(1) When one communications system interferes with another or when one unit in a system
interferes with other units in the same system, there is a condition of mutual interference.
(2) Mutual interference may appear in several forms, such as noise, crosstalk, and harmonic
interactions. Some of the common conditions that cause mutual interference are as follows:
(a) Transmitter fundamental radiation to receiver fundamental response.
(b) Transmitter spurious radiation to receiver fundamental response.
(c) Transmitter fundamental radiation to receiver spurious response.
(d) Transmitter spurious radiation to receiver spurious response.
(e) Receiver radiation to receiver fundamental response.
(f) RF arcing in transmitters.
(h) High voltage pulse interference.
(i) Improper frequency assignments.
other than the fundamental or carrier frequency. While these spurious radiations are weaker than the
fundamental or carrier frequency, they may be strong enough to cause interference (noise) in nearby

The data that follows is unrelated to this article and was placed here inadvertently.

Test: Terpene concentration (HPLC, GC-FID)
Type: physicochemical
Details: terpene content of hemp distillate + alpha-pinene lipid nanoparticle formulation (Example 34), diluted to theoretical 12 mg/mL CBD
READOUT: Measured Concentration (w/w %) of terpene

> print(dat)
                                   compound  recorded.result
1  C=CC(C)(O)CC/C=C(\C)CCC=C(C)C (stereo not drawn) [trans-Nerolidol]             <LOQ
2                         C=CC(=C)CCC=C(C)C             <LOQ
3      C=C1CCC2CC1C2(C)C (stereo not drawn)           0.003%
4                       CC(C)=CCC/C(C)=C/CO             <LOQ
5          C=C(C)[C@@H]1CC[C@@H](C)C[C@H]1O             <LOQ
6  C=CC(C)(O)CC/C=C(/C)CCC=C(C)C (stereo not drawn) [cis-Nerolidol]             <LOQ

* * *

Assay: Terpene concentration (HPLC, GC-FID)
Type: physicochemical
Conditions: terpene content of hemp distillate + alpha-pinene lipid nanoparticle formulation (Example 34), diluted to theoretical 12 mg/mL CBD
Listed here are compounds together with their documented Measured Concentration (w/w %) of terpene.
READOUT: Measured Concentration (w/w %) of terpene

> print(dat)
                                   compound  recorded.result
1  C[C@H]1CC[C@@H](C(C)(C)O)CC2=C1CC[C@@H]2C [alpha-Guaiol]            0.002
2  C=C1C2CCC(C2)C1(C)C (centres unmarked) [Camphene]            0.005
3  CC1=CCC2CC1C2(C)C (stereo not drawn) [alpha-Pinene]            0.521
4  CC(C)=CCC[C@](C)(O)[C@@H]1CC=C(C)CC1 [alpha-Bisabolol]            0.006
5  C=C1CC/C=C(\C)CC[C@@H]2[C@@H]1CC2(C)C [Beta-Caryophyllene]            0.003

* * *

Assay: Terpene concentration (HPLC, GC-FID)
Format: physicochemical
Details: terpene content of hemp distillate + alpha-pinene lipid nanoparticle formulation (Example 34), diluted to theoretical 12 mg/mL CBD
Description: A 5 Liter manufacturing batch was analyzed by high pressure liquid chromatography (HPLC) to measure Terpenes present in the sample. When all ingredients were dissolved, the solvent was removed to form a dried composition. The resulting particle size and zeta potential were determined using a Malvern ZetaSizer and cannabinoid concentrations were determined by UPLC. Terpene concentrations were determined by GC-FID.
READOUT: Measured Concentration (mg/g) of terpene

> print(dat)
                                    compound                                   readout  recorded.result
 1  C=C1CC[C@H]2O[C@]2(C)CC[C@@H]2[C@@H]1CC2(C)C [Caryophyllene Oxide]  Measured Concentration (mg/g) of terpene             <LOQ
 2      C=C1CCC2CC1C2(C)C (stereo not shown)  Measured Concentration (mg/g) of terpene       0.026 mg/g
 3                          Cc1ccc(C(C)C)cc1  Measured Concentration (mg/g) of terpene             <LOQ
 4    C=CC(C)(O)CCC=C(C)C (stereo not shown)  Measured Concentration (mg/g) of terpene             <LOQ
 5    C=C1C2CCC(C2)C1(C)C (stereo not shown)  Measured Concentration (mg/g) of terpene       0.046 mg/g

receivers. This is true especially when a receiver is tuned to a frequency corresponding to one of the
spurious transmitter radiations.
(4) If these interference signals are strong enough, they may be amplified to the point where
they will render the desired signal unintelligible. It is possible for the local oscillator in a
superheterodyne-type receiver to radiate a signal which can cause interference. This is known as
(5) Mutual interference may originate from many local and distant sources. Frequency
relationships, geographical locations, faulty adjustment of equipment, improper operating techniques,
and weather conditions are factors contributing to mutual interference. Equipment and systems that are
potential generators of mutual interference include radar, radio, radio aids to navigation, and telephones.